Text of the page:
Populorum Progressio

Topics: Economic development, Pope Paul VI, Poverty Pages: 2 (511 words) Published: March 24, 2015


Populorum Progressio

Populorum Progressio is the encyclical written by Pope Paul VI on the development of people. It is to address the world economy and its effects on the people of the world. Since the year it was written, March 26, 1967, many nations saw their economic development stall, while others continued to grow at record pace. The Pope then turned his attention to the progress of the people of the world because of the widespread of hunger, poverty, endemic disease, and ignorance in the present underdeveloped nations.

The said encyclical was broken down into two main parts: humankind’s complete development and the common development of humankind. In the first part, the Pope explains that colonialism has led to technological advances but has often entailed self-seeking activities, missionary work has spread the Gospel through charitable activity but has also engaged in cultural imposition, and industrialization has led to economic growth but has encouraged the evils of unbridled liberalism as well as the neglect of moral and spiritual goods. In order to address these problems, Pope Paul VI wrote that the solution for this is a task of everyone. He said that everyone must lend a ready hand to help, especially those who have the capacity to give and those who can do most by reason of their office and authority.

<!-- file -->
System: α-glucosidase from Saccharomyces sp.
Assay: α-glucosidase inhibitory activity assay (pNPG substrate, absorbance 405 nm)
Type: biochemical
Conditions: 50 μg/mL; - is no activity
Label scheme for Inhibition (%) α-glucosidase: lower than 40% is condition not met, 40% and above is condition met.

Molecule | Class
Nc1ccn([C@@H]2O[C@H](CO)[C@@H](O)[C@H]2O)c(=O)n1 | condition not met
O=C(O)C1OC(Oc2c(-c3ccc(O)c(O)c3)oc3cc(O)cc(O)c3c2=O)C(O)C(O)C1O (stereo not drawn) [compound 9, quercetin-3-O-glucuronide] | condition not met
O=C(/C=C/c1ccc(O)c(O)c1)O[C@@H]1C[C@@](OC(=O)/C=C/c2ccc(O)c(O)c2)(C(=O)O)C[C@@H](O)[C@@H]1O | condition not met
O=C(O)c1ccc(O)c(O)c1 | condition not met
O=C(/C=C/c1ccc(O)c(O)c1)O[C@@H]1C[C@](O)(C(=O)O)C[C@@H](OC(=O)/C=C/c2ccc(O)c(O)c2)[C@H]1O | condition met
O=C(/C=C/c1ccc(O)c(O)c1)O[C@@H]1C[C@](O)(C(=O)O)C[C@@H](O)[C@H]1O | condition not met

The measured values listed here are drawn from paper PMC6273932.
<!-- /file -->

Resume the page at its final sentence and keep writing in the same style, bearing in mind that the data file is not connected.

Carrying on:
The second part tells us that the development of human race as a whole is a joint effort of individual development. It urges us men to explore concrete and practicable ways of organizing and coordinating their efforts, so that available resources might be shared with others. Also in this way, genuine bonds between nations might be forged. The second part presents a three-fold obligation for the human and brotherhood of man: 1) mutual solidarity—the aid that the richer nations must give to developing nations; 2) social justice—the rectification of trade relations between strong and weak nations; 3) universal charity—the effort to build a...
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